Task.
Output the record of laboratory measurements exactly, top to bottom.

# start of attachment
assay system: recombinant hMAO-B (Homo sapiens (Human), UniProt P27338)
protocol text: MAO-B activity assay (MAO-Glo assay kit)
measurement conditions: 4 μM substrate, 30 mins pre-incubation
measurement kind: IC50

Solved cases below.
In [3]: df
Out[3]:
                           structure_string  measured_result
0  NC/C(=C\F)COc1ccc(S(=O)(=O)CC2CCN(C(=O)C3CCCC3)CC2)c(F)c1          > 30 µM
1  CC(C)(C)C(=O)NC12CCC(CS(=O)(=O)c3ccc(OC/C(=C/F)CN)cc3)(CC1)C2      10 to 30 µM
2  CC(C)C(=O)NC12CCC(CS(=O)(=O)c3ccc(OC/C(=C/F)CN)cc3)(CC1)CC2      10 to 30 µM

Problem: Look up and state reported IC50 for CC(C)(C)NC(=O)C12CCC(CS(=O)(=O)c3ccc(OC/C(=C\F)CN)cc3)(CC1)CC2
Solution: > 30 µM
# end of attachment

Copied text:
assay system: recombinant hMAO-B (Homo sapiens (Human), UniProt P27338)
protocol text: MAO-B activity assay (MAO-Glo assay kit)
measurement conditions: 4 μM substrate, 30 mins pre-incubation
measurement kind: IC50

Solved cases below.
In [3]: df
Out[3]:
                           structure_string  measured_result
0  NC/C(=C\F)COc1ccc(S(=O)(=O)CC2CCN(C(=O)C3CCCC3)CC2)c(F)c1          > 30 µM
1  CC(C)(C)C(=O)NC12CCC(CS(=O)(=O)c3ccc(OC/C(=C/F)CN)cc3)(CC1)C2      10 to 30 µM
2  CC(C)C(=O)NC12CCC(CS(=O)(=O)c3ccc(OC/C(=C/F)CN)cc3)(CC1)CC2      10 to 30 µM

Problem: Look up and state reported IC50 for CC(C)(C)NC(=O)C12CCC(CS(=O)(=O)c3ccc(OC/C(=C\F)CN)cc3)(CC1)CC2
Solution: > 30 µM